This is the important topic for the coming terms as girls and boys have begun their learning journey focussing on books that cover a range of topics on well-being, diversity and inclusivity – these include some of the texts Chilton received as part of the successful Ramsgate Books for Change project last year.
Head of School Kate Law explained there is an added dimension to this annual PSHE initiative that was could not be engaged with on a term-long scale last year due to the pandemic lockdown measures across the UK.
She said: “This project is particularly important this year as the children have been isolated from each other and so many people have been affected by that in so many ways.
“Building a community at Chilton is part of our school ethos and so the project helps us to move forward from an unsettling time.
“Pupils will investigate self-esteem and self-worth as well as identity and the importance of family/community. It will give them a chance to find out more about each other and themselves, and will reinforce the diversity of our school community.”
For their reading Year 3 have used the tale of Ruby’s Worry that encouraged them to think about any worries they may have. To explore the theme further, they made worry trees and monster worry boxes as part of their strategies to manage their worries.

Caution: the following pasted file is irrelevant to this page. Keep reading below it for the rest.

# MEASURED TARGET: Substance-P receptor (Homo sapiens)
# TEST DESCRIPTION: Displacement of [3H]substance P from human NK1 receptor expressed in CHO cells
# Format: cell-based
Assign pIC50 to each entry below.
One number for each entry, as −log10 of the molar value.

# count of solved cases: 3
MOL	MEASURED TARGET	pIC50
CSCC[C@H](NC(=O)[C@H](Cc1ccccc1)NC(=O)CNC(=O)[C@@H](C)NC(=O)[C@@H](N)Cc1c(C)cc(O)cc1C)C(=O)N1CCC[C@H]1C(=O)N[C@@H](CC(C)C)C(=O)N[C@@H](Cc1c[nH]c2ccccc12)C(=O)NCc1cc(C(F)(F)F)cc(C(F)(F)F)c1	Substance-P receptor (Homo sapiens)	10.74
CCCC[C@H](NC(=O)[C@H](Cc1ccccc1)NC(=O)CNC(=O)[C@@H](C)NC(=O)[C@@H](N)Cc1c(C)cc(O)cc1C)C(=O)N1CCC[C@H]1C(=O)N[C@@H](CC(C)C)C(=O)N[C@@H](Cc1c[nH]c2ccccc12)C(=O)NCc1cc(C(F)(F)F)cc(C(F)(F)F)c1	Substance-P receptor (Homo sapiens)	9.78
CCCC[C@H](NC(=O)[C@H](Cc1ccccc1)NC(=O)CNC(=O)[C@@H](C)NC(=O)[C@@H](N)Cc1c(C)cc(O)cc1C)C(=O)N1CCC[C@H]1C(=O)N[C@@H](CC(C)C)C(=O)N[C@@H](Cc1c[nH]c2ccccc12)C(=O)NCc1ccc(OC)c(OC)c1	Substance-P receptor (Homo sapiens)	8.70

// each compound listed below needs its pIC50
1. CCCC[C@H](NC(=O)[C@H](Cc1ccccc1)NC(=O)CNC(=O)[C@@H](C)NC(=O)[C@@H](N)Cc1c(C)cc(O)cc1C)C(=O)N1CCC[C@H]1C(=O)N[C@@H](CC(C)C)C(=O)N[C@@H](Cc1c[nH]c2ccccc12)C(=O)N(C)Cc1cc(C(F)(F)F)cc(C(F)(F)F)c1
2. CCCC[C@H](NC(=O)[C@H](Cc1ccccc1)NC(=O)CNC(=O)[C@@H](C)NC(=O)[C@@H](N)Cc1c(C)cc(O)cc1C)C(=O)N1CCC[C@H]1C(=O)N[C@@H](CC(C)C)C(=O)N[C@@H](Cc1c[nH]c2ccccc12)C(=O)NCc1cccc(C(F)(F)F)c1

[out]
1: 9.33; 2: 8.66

Year 5 considered issues around race by reading Sulwe by Lupita Nyong'o and Year 6 learned about the origins of the Rainbow flag by reading Pride - the story of Harvey Milk by Rob Sanders.
This prompted discussions about equality and how people's lived experiences of equality has changed over the years and how there is still a great deal of inequality in the world.
The project will culminate in a variety of classroom events and colourful and imaginative display in the main hall as pupils celebrate what makes people individual and unique and what makes everyone around them differently unique and individual.
As part of the celebration, every child will make a flower representing themselves with an affirmation attached proudly stating why “it's good to be me.”
*Personal, Social, Health and Economic (PSHE) Education focuses on strengthening the knowledge, skills, and connections to keep children healthy and safe and prepare them for life and work